Whether you’re either contemplating divorce or have already decided that moving on from your marriage is the healthiest way forward, it’s time to start thinking about dividing your marital property. Being as proactive as you can about this process will better ensure that you don’t make any missteps that could cost you the opportunity to receive a fairly-valued divorce settlement.
The most critical thing you’ll want to keep in mind when thinking about dividing your marital property is that New Mexico is a community property state. This means that both you and your spouse are entitled to half of the total value of your marital estate.
Community property and your marital estate
Many states in the U.S. allow judges to approve asset division scenarios that entitle one spouse to a greater share of their marital estate than the other spouse affected by the order. As New Mexico is a community property state, the value of any assets classified as part of the marital estate must be divided equally between spouses.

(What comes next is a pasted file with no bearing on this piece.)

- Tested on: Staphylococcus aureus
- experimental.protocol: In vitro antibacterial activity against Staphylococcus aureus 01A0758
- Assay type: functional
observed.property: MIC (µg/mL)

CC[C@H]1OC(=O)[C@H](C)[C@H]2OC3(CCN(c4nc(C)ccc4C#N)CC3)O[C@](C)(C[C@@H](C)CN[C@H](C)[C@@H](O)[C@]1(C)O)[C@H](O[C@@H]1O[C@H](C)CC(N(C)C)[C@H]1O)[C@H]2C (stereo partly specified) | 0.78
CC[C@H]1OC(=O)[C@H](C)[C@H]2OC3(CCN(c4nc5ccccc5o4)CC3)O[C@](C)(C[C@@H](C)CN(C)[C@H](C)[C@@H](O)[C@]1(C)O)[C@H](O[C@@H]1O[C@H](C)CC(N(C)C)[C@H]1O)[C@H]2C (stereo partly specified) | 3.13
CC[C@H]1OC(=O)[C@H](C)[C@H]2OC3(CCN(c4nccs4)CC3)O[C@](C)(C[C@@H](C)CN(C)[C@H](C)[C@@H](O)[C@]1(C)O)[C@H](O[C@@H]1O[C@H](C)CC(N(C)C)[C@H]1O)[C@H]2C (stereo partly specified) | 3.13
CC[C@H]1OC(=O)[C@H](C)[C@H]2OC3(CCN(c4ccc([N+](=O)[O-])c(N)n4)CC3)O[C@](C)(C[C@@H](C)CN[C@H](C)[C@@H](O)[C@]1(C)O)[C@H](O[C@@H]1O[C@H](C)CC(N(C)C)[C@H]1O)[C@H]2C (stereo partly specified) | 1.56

A marital estate is comprised of all property that belongs to a married couple. Generally speaking, any assets that were acquired during the course of a couple’s marriage are classified as jointly-owned property. There are very few exceptions to this rule, although it is possible that an exception applies in your case. Unless you are advised otherwise, however, you’ll want to begin with the assumption that the value of all assets acquired during your marriage will need to be divided evenly between you and your spouse.
Looking ahead to your divorce
Spouses who divorce in New Mexico are each entitled to half of the value of their marital estate. Yet, the process of dividing marital assets can be anything but straightforward. Learning more about your rights and options under the law as you begin the divorce process can help to ensure that your interests remain protected as you navigate this major life transition.